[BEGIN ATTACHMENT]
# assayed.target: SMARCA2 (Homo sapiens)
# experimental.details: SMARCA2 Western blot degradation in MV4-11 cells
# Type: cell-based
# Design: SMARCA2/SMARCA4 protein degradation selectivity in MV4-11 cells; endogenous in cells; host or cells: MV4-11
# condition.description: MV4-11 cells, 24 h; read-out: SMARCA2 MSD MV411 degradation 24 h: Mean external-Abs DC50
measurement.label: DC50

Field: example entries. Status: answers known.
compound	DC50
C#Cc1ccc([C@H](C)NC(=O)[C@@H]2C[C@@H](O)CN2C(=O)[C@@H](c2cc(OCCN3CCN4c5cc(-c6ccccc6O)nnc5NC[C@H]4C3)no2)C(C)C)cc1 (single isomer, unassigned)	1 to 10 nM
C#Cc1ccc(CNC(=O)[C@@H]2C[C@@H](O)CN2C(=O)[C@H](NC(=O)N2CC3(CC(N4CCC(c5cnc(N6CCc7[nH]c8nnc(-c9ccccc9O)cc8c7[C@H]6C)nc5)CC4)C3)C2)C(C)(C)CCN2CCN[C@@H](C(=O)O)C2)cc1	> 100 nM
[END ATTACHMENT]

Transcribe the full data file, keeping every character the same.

# assayed.target: SMARCA2 (Homo sapiens)
# experimental.details: SMARCA2 Western blot degradation in MV4-11 cells
# Type: cell-based
# Design: SMARCA2/SMARCA4 protein degradation selectivity in MV4-11 cells; endogenous in cells; host or cells: MV4-11
# condition.description: MV4-11 cells, 24 h; read-out: SMARCA2 MSD MV411 degradation 24 h: Mean external-Abs DC50
measurement.label: DC50

Field: example entries. Status: answers known.
compound	DC50
C#Cc1ccc([C@H](C)NC(=O)[C@@H]2C[C@@H](O)CN2C(=O)[C@@H](c2cc(OCCN3CCN4c5cc(-c6ccccc6O)nnc5NC[C@H]4C3)no2)C(C)C)cc1 (single isomer, unassigned)	1 to 10 nM
C#Cc1ccc(CNC(=O)[C@@H]2C[C@@H](O)CN2C(=O)[C@H](NC(=O)N2CC3(CC(N4CCC(c5cnc(N6CCc7[nH]c8nnc(-c9ccccc9O)cc8c7[C@H]6C)nc5)CC4)C3)C2)C(C)(C)CCN2CCN[C@@H](C(=O)O)C2)cc1	> 100 nM